On the other hand, row 15 places a value for Liability Accounts.  It is executed if ALL CFEC tests are false.  Thus any ACCOUNT value besides those three tested will result in a value of “LiabAcct” in column four of the output file.

Slide 23

If all rows in the Logic Table were executed sequentially in order without skipping any rows the constant of Liability Account would overwrite all the Asset Account constants place in the output record.  To prevent this, a GOTO row is used to skip the DTC for Liability Account whenever an Asset Account is used.

In our example, Row 14 is a GOTO row.  If Row 13 placed the Asset Account value in the output file, the program naturally falls through to row 14.  The Logic Table then tells the program to jump to row 16, skipping row 15.  This prevents the value of Asset Account from being overwritten with the Liability Account constant.

Slide 24

With OR logic, all three CFEC rows execute row 13, which places the Asset Account value in the output.  If any one of the rows is true, Asset Account is placed in the output. 

If our logic text were changed, and we used AND logic to test three different fields, our GOTO ROW1 and ROW2 would be swapped. AND conditions require that all three rows test true. The effect is that the True and False row numbers switch places for AND verses OR logic.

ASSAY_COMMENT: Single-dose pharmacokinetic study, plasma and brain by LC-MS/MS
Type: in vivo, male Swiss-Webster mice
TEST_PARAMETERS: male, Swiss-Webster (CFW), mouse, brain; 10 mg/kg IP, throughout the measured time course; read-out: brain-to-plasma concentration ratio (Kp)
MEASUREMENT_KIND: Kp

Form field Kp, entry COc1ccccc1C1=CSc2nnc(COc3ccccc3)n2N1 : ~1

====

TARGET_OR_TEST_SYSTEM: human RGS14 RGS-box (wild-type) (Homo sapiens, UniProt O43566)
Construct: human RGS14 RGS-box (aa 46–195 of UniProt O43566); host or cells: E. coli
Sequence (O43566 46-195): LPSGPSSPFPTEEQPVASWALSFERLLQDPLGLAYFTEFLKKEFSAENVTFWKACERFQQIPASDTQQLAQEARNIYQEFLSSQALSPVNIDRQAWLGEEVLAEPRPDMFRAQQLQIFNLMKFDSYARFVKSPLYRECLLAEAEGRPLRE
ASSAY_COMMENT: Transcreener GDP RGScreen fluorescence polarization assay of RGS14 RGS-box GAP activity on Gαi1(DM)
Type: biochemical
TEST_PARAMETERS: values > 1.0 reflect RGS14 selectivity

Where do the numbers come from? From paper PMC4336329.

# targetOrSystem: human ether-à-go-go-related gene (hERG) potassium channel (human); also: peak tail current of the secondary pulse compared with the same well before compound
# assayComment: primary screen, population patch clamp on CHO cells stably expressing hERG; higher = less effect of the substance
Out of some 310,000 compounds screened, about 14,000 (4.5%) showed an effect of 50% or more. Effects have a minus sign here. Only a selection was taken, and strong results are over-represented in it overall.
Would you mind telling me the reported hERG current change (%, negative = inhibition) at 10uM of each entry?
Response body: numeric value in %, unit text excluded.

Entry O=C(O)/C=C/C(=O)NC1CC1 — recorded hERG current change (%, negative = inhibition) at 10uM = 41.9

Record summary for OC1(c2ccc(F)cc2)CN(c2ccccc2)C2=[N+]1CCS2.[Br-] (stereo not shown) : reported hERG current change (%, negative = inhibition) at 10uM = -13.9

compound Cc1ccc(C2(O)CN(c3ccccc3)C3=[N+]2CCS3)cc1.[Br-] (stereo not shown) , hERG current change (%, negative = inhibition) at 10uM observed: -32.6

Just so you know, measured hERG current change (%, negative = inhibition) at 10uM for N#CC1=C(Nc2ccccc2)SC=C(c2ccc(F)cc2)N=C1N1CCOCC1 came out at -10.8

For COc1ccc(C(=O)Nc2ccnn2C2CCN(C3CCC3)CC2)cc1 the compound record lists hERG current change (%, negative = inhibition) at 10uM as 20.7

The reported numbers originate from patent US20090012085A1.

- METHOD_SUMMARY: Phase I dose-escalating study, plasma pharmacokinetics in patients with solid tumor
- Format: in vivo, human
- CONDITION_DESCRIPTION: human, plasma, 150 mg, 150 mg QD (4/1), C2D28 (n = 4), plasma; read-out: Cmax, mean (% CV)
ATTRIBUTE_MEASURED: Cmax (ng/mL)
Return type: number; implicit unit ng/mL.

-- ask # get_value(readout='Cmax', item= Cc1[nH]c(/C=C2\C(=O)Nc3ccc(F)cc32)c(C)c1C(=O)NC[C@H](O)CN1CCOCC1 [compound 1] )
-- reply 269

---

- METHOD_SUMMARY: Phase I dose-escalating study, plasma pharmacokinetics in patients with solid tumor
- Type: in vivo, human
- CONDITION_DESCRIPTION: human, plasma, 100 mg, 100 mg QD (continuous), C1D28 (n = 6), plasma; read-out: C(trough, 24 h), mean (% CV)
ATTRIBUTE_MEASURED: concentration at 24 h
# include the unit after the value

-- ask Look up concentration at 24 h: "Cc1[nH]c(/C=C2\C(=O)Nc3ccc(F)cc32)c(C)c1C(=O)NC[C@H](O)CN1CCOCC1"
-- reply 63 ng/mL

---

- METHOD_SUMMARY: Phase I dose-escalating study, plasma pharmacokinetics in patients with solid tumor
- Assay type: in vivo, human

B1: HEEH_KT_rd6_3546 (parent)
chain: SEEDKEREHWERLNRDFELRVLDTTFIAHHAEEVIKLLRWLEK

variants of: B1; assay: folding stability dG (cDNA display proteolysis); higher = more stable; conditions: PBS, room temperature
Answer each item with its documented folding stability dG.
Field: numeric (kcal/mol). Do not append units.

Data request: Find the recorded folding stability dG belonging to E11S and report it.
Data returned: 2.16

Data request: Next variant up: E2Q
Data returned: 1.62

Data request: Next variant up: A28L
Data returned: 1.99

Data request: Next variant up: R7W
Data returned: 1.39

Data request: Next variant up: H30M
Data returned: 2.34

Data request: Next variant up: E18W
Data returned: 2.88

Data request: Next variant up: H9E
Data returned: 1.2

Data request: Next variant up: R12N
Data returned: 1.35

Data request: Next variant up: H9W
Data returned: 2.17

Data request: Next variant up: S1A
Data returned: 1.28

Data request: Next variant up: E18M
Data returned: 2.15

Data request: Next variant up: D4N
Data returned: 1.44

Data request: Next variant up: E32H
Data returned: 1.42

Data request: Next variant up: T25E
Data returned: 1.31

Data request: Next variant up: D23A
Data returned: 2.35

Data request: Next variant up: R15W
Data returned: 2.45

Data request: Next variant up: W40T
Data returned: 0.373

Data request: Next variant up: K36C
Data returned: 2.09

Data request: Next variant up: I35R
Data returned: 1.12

Slide 25

With AND logic, a true condition on each CFEC causes the logic to continue to the next row of the logic table to continue the test.  After the final test of the AND condition, if all tests have proven true, the DTC function on Logic Table Row 13 is executed to build the Asset Account constant.  If any of the CFEC functions prove untrue, execution continues at Logic Table Row 15, the Liability Account DTC function.

A common debugging problem occurs if logic text requires the same field to contain multiple values by using AND when OR was intended.  The same field on a single input record can never contain multiple values. For example the field Account can never equal “111” AND “121”.  The condition would always prove false. Using the Logic Table to read how the logic is interpreted can help uncover these types of problems.

Slide 26